The Oregon Climate Service fields calls and e-mails from people all over the world who are curious about Oregon’s unique climate and weather. The following are a sample of the more frequently asked questions that we receive.

I’m looking for climate data that used to be archived on your site. How can I find it?

    When our old server crashed, we decided that we needed a new, more efficient method for handling climate data – one that would absolve us from being paralyzed by software failures and server crashes. We are also trying not to duplicate efforts by our colleagues in other offices.The newest iteration of the site offers a few ways to access the data. This map will direct you to a network of sites across the that collect climate data. They are archived at the National Climatic Data Center and you can download various data from there at the monthly time scale.If you’re looking for a quick reading from the last 5 years, they are available for viewing at the National Weather Service. Just go to weather.gov and click on the general area in Oregon. On the left-hand side (blue bar) select local under “Climate”, then preliminary monthly climate data, your city, and then the month/year. This function is available for most of the population centers in Oregon. (typically airport stations).If you can’t find what you’re looking for at NCDC, you can request the data using our form.And since it’s our home station, we’ll continue to archive the Corvallis (Hyslop Farm) climate data on our site.

I miss your forecasts! How will I know what the weather will be like?

    We leave the forecasting up to our colleagues at the National Weather Service, who have much better tools and experience in predicting short-term weather. The offices that serve Oregon are Portland, Medford, Pendleton and Boise.

I’m looking for something that used to be on your old site but can’t find it.

    When the server crashed, we lost a lot of files, but we were successful at restoring some. Send an e-mail to oregon@coas.oregonstate.edu, and we’ll try to help you out.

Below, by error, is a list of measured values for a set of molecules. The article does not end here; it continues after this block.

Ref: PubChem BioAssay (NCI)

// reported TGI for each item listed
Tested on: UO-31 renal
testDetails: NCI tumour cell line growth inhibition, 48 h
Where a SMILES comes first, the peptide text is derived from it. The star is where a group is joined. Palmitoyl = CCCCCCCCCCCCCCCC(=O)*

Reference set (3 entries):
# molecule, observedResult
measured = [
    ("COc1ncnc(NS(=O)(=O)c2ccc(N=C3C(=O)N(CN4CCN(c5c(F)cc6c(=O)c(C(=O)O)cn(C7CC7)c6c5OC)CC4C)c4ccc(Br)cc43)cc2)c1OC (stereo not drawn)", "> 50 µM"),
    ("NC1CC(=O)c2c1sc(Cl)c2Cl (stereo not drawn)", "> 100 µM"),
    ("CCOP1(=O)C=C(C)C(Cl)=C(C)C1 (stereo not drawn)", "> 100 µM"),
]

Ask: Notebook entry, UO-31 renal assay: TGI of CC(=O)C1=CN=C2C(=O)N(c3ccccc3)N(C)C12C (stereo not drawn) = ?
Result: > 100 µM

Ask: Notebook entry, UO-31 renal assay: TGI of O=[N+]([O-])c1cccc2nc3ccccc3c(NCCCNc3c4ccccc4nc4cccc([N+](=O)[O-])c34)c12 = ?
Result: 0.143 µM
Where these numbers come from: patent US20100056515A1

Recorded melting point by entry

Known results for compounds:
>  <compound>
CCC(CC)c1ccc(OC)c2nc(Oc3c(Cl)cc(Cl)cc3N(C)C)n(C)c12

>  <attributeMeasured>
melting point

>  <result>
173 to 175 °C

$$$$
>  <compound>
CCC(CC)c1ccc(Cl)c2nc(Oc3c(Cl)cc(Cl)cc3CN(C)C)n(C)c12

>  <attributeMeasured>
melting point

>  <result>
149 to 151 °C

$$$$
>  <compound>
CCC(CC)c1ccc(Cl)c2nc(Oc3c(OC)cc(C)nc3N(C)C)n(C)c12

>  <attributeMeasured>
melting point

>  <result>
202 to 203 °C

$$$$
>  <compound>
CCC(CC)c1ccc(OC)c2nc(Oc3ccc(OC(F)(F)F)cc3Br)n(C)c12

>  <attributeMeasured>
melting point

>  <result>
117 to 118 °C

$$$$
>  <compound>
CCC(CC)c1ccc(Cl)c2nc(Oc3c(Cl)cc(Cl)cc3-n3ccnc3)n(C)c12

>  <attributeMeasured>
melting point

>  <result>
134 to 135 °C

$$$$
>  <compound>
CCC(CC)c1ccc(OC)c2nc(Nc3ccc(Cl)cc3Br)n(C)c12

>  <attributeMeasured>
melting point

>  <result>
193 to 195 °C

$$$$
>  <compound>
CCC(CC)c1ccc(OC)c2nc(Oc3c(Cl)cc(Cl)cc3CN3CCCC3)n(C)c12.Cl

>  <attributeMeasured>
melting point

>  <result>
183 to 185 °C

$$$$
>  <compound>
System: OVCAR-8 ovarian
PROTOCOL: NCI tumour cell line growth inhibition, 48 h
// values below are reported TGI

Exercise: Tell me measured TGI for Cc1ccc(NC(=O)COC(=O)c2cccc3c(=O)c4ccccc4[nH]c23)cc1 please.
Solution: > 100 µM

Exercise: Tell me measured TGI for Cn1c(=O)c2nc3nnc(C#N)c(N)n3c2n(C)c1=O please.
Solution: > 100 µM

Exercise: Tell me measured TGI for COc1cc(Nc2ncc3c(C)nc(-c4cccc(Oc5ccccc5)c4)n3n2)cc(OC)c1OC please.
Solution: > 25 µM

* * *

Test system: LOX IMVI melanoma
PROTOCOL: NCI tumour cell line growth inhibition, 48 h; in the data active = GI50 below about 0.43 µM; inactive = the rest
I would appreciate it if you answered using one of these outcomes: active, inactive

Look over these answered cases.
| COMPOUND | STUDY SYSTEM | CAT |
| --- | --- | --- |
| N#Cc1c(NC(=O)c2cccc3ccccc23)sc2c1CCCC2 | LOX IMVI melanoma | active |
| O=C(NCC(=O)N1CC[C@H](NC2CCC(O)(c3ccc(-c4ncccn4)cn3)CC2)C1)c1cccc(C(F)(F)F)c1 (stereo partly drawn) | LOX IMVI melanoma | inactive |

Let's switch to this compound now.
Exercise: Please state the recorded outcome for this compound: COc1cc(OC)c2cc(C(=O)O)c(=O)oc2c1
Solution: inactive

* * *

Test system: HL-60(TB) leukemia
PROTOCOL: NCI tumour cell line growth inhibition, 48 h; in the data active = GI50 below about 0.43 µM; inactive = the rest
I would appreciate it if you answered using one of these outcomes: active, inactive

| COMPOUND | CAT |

What is the difference between weather and climate?

    Weather is generally the “here and now” and climate is an average of all weather variables over a given time for a place.“It’s raining in Bend today” is weather.“the average precipitation in Corvallis in December is 7.83 inches” is climate.

I want to move to Oregon, but I hate the rain. Will I be able to handle living there?

    Oregon only partially lives up to its rainy reputation. Most of the state’s population lives in the Willamette Valley, which receives about 40-50” of rain annually. That annual amount is similar to Boston or New York, but most of the rain in Oregon falls between October and March, as opposed to year-round. Summers in Oregon are typically dry, with the occasional passing shower or thunderstorm. East of the Cascades, the mountain range creates a “rain shadow”, which helps to keep things pretty dry year-round. The precipitation that does fall usually falls as snow. Outside of the Willamette Valley – parts of Oregon are extremely wet (parts of the Coast Range receive upwards of 200” of precipitation a year) and parts are quite dry, such as arid southeastern Oregon.

I’m planning a beach vacation this summer to the Oregon Coast. What is the weather like in July?

    The Oregon Coast is a lovely destination. However, if you’re picturing a vacation filled with fruity drinks and tanning – it might not be the place for you. If you visit the Oregon Coast, be prepared for cool air temperatures and cold ocean temperatures, even in the summer months. Maximum temperatures in the summer are usually in the mid 60s. The coast is often a summer refuge for residents of the Willamette Valley, who head west to escape the sometimes scorching inland summer temperatures.

We’re planning an outdoor wedding in June. Will it rain?

    We’d love to tell you that it’s going to be a beautiful, sunny and dry day. The problem is – we can’t. Weather forecasting is very accurate to about 5 days out.Beyond that, the best information comes from climatology and sometimes from seasonal forecasts (see next item).  We know that June June tends to be pretty dry, so the odds are in your favor for a dry day (as opposed to say, December). Check out climatologies for cities in Oregon here.

The news tells me that this is an El Niño (La Niña) year. Why does this matter?

    El Niño (ENSO, or El Niño Southern Oscillation) is an area of warmer than average sea surface temperatures in the equatorial Pacific. It tends to affect large scale atmospheric circulations and tilts the odds toward a warm/dry winter in the Pacific Northwest. However, it’s important to note that the warm/dry is usually a seasonal average, weather is variable within each season. Also, while the odds are in favor of a warm/dry winter – it doesn’t always pan out.The reverse is true for La Niña, an area of cooler than average sea surface temperatures, which tends to bring cool/wet winters to the Pacific Northwest. The dividing line between warm/dry and cool/wet tends to hover around the OR/CA border, so southern Oregon is not as affected by ENSO as the northern part of the state. Click here for more on ENSO.

Tell me a bit about climate change. Is it happening? What does it mean for Oregon?

    The earth is warming and human activities are likely the cause of this warming. The Oregon Climate Service is part of the Oregon Climate Change Research Institute at Oregon State University. Check out occri.net for more on climate change science, and relevant research on climate change impacts in the state and region.

You didn’t cover my question here. How do I get in touch?

    Send us an e-mail at oregon@coas.oregonstate.edu.